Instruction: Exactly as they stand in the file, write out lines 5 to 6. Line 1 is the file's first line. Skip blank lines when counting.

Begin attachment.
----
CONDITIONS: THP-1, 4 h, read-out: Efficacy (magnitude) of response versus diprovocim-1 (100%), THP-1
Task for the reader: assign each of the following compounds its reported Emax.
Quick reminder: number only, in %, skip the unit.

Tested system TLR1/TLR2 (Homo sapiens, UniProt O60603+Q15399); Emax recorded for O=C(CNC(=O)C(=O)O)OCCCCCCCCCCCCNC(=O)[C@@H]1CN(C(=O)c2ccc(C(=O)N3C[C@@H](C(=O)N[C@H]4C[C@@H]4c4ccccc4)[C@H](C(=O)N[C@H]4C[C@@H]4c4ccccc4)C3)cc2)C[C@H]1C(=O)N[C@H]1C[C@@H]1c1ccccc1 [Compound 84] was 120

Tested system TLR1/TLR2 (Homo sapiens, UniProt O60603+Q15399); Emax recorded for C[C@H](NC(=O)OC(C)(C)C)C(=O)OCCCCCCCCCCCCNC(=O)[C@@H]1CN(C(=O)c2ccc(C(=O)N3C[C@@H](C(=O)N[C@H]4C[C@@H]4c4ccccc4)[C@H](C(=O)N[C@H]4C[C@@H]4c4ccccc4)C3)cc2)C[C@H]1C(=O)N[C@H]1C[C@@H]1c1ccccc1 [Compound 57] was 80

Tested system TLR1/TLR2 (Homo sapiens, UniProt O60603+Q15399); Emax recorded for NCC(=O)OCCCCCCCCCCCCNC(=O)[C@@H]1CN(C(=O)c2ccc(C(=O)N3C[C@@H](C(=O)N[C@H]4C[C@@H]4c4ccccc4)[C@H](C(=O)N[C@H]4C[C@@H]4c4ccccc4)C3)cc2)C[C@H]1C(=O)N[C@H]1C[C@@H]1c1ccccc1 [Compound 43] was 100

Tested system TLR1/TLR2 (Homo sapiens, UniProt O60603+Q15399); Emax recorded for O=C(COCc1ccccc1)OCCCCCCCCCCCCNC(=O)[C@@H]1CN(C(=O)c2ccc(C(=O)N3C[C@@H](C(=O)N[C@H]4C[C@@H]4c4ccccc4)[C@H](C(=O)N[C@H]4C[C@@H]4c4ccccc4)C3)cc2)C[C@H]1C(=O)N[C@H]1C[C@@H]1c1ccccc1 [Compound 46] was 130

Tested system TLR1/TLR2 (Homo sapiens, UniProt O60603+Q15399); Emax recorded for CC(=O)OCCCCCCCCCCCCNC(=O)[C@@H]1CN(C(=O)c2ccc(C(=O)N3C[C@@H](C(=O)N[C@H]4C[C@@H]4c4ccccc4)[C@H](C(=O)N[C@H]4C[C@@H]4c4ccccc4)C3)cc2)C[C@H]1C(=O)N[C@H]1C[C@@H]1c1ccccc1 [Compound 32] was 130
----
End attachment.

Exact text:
Tested system TLR1/TLR2 (Homo sapiens, UniProt O60603+Q15399); Emax recorded for C[C@H](NC(=O)OC(C)(C)C)C(=O)OCCCCCCCCCCCCNC(=O)[C@@H]1CN(C(=O)c2ccc(C(=O)N3C[C@@H](C(=O)N[C@H]4C[C@@H]4c4ccccc4)[C@H](C(=O)N[C@H]4C[C@@H]4c4ccccc4)C3)cc2)C[C@H]1C(=O)N[C@H]1C[C@@H]1c1ccccc1 [Compound 57] was 80

Tested system TLR1/TLR2 (Homo sapiens, UniProt O60603+Q15399); Emax recorded for NCC(=O)OCCCCCCCCCCCCNC(=O)[C@@H]1CN(C(=O)c2ccc(C(=O)N3C[C@@H](C(=O)N[C@H]4C[C@@H]4c4ccccc4)[C@H](C(=O)N[C@H]4C[C@@H]4c4ccccc4)C3)cc2)C[C@H]1C(=O)N[C@H]1C[C@@H]1c1ccccc1 [Compound 43] was 100